|James P. Smith, Jr.|
Plants annual. Culms 3-35
cm, ascending to erect, often branched at the lowest nodes, glabrous; nodes purple. Ligules membranous; auricles absent; blades involute,
nearly filiform. Inflorescences slender, distichous, terminal spikes,
with solitary spikelets sunken in the rachises, spikelets occasionally
paired, upper spikelets shortly pedicellate (very rarely 3 or 4 spikelets
per node); disarticulation above the glumes and beneath the florets. Spikelets laterally
compressed, with 1 floret; rachillas prolonged beyond the florets. Glumes exceeding the florets, glabrous,
2-keeled, unawned, reddish- or purplish-tinged; lower glumes longer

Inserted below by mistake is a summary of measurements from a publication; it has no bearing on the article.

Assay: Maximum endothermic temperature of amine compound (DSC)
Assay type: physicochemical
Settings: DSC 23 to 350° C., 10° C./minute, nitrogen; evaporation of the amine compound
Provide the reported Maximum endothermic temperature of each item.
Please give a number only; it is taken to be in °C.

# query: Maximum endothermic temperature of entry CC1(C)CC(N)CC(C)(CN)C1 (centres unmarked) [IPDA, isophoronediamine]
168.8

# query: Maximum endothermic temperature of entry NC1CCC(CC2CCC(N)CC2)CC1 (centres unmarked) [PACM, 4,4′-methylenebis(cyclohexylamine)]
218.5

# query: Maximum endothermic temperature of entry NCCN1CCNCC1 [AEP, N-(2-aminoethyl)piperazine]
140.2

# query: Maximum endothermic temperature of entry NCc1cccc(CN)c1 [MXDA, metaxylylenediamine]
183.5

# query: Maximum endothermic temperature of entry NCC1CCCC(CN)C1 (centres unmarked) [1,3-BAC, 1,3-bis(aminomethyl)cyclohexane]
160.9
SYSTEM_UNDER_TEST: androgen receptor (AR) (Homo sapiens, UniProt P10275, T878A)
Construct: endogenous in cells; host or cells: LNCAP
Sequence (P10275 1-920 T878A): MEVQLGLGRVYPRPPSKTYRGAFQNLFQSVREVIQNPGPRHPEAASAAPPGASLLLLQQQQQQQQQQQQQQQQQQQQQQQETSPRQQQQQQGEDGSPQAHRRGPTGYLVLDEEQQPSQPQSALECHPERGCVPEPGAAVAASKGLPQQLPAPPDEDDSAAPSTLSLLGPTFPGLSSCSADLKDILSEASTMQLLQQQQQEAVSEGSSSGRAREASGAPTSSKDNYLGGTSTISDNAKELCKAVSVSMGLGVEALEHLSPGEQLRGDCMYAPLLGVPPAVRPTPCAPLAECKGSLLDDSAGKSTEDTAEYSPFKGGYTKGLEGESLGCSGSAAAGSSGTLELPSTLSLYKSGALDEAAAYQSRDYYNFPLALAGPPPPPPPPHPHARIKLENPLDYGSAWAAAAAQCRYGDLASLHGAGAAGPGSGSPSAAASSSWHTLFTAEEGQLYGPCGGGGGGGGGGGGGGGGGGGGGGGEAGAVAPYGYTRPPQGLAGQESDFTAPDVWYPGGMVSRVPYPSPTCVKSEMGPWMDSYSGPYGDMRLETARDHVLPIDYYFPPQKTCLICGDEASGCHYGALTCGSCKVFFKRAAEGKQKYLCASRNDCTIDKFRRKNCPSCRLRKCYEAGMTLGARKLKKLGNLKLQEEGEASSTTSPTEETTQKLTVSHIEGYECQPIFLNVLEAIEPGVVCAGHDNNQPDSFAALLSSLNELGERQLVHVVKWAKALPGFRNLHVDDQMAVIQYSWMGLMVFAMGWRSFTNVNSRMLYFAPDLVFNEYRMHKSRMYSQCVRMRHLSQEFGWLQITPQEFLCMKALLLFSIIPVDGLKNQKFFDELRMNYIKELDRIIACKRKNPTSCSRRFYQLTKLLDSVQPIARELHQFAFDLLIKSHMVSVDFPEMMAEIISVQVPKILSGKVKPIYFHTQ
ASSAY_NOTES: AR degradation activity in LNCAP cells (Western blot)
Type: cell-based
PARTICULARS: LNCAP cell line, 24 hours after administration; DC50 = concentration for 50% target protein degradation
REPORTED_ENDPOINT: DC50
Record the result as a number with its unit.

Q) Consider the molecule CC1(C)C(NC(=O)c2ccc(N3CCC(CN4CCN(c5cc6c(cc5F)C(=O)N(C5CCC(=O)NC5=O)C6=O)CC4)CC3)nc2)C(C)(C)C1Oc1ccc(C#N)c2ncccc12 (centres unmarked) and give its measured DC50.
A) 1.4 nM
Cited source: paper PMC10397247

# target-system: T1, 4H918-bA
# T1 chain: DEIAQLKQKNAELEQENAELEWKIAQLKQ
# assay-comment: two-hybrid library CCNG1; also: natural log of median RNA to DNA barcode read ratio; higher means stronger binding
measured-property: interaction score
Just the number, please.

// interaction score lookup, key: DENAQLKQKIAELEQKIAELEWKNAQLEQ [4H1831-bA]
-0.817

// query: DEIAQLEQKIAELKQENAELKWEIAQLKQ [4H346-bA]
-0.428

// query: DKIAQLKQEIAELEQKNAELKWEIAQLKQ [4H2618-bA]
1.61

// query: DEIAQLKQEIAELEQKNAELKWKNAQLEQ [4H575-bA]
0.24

and narrower than the upper glumes, 2-3-veined; upper glumes 3-4-veined; calluses pubescent; lemmas membranous,
inconspicuously 5-veined, shortly bifid, awned from the sinus; paleas tightly
clasped by the lemmas; anthers 1. Caryopses about 2.5 mm,
fusiform; hila punctiform; embryos about 1/4 the length of
the caryopses. x = 13. Named for Frank Lamson Scribner (1851-1938),
an American agrostologist.
Scribneria is a monospecific genus that is native from Washington to Mexico.
1. Scribneria bolanderi (Thurb.) Hack.
Culms (3)10-35 cm. Ligules 2-4 mm; blades 1-3 cm long, 0.8-1.6 mm wide, abaxial surfaces scabrous over the midveins. Spikes (2)4-11 cm long, 1-2.5 mm wide. Spikelets (3)4-7 mm, slightly longer than the adjacent internodes. Lemmas glabrous or scabridulous above and on the keels; awns 2-4 mm, inconspicuous; paleas generally smaller than the lemmas, apices notched. 2n = 26.
Scribneria bolanderi grows between 500-3000 m. It grows in diverse habitats, ranging from dry, sandy or rocky soils to seepages and vernal pools. It is often overlooked because it is relatively inconspicuous. Its range extends south into Baja California, Mexico.